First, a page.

How I Trick Myself Into Doing Stuff

I have a confession to make. I am very bad at setting goals.

Maybe you are one of those bright sparks who diligently comes up with a spiffy plan of everything you’re going to achieve in a month, a quarter, a year. Maybe you have a tight business plan, a carefully honed daily routine and a perfectly ergonomic desk.

I am not such a spark.

I hate being told what to do, even by myself, and so I very rarely set anything more than a general direction to point my work towards for the foreseeable future. Otherwise I end up having little internal tantrums and nothing gets done.

This quarter my ONLY goal (settled on several weeks into the quarter), was to spend Wednesdays working on my own business.

That’s it. Work on my own business on Wednesday. One single guiding idea.

Now, having the big idea is key. But a few practical steps help too, so I outlined some basics in a journal about the goal. It says…


  • Work on something that will pay you recurring
  • Work on craft — read 30-60 min
  • Work on business — read 30-60 min
  • Resolve anything stressing you out
  • Do any necessary/outstanding lead gen

I like this kind of plan. It’s broad enough to let me be dynamic: my focus and tactics can adapt based on what’s happening each week so that I can handle big opportunities and challenges. But it’s also specific enough to make sure concrete stuff gets done. If there’s no ‘big thing’ to focus on, I still have enough direction to make progress.

At the end of each Wednesday, I’m going to be a little bit better at writing, a little bit better at business, a little bit less stressed, and a little bit more prepared for the future.

This is exactly how you write books, too.

(And copy, content and technical writing.)

Start with a big idea. Refine it just enough that you have safety rails to keep you on target. Stay adaptable, and keep moving.

The trouble starts when the big idea isn’t clear, or when there’s nothing to keep you from veering off course. And you can run into just as many problems if your safety rails are too tight and push you into something that’s not working.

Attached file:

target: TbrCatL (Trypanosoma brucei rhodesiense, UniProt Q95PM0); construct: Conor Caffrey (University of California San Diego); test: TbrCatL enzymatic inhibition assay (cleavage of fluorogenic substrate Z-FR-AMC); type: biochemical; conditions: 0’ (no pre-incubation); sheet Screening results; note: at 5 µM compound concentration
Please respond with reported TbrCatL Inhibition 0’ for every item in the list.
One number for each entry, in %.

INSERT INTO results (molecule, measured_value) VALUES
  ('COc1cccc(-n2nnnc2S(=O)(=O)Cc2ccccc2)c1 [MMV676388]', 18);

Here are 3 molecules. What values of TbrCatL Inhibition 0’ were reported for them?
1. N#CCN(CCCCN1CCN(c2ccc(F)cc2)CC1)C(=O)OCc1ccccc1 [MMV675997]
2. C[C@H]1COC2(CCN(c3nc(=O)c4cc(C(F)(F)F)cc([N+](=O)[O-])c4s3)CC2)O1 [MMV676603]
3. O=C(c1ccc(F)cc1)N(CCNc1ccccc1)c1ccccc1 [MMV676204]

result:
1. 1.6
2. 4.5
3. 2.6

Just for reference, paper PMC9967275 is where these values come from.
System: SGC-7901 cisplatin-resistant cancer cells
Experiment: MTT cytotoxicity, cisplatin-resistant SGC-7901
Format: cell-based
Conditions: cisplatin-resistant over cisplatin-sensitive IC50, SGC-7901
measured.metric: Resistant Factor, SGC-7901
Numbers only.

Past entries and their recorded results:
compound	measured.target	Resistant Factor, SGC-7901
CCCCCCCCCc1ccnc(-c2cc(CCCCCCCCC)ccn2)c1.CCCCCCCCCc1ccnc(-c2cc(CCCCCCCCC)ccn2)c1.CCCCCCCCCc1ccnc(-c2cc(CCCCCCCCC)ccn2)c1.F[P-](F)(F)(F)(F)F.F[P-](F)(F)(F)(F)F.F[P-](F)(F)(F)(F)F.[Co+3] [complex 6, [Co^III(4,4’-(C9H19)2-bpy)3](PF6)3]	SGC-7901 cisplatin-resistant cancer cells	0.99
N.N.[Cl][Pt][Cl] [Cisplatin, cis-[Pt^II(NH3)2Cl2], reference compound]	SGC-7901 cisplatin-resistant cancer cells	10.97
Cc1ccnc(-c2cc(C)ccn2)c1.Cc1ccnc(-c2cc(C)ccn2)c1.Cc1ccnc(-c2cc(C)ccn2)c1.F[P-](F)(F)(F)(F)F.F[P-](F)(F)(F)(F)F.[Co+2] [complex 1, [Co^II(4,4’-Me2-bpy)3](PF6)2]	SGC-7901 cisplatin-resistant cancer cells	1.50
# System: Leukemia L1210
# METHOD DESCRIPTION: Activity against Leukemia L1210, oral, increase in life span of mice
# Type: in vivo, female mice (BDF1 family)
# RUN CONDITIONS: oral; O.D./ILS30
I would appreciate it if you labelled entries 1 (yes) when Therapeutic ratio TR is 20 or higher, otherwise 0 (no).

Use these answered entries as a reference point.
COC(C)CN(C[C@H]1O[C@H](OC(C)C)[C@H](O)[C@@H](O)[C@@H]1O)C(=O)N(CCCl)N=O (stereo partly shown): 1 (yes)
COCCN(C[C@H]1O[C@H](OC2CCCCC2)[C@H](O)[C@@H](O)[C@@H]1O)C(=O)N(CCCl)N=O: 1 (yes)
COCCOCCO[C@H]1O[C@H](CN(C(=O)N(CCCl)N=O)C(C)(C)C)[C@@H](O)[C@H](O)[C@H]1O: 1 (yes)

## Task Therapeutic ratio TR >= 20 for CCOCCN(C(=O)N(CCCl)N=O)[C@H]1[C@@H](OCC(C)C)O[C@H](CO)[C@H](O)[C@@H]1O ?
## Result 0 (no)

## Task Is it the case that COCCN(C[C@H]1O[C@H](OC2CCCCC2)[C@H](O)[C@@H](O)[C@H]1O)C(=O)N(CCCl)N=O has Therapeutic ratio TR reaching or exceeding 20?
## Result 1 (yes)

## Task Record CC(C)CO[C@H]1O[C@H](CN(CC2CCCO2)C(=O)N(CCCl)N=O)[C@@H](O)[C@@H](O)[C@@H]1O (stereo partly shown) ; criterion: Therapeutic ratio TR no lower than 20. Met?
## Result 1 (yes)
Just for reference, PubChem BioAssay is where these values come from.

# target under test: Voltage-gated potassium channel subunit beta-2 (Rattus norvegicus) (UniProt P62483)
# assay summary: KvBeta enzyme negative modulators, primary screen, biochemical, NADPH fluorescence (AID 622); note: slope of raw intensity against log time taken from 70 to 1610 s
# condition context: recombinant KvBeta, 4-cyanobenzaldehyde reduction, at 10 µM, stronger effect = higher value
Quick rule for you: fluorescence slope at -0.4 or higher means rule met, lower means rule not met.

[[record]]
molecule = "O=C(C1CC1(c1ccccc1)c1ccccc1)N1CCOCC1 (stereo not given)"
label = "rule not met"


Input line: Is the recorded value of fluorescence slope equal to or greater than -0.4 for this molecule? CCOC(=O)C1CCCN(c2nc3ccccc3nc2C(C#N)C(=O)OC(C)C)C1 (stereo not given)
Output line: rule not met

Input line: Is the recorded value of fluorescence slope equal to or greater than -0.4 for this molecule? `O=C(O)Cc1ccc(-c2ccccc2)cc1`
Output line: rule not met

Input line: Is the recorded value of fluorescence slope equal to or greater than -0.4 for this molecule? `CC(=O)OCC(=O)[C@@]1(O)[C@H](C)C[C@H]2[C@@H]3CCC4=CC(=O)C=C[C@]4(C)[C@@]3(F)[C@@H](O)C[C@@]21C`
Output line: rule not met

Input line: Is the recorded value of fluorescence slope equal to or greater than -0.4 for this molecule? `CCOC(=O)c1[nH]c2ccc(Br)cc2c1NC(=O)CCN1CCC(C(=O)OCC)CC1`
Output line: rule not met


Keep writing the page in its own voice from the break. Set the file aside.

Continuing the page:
Think of this system as your North Star and your Map. The North Star is the guiding light in the darkness. The Map is an outline that gives you the lay of the land — but it’s one of those hand-drawn maps and it’s up to you to colour it in and maybe pop in that sketchy cliff that’s missing.

Try this the next time you’re writing something and you’re feeling lost. The fun thing about making your own Map is that you get to choose your own adventure — and you can adapt at any time.


P.S. In January, a new adventure is beginning, and I want to invite you along.

I’ll be training 10 writers on the Ghost Protocol — an 8-week program sharing everything I know about the craft and business of ghostwriting books for clients. This course is perfect for freelance writers who want to write books for their own clients, and for people who want to write non-fiction books of their own.

Ghost Protocol is an immersive course. It’s an adventure, not a spa day, and I want people who are ready to get dirty. Every part of my process is in there — from finding your North Star and creating your Map, all the way to finding launch partners and selling thousands of copies right out of the gate.

Here’s what I’m looking for in my intrepid adventurers:

  • You want to write books professionally, either on behalf of clients or for your own business
  • You can commit to 90 minutes per week for eight weeks, starting mid January 2020
  • You are friendly and coachable
  • You can keep a secret

Several of those 10 spots have already been claimed and paid for, so if you know you want in, hit reply with ‘I’m in!’ and I’ll get you set up.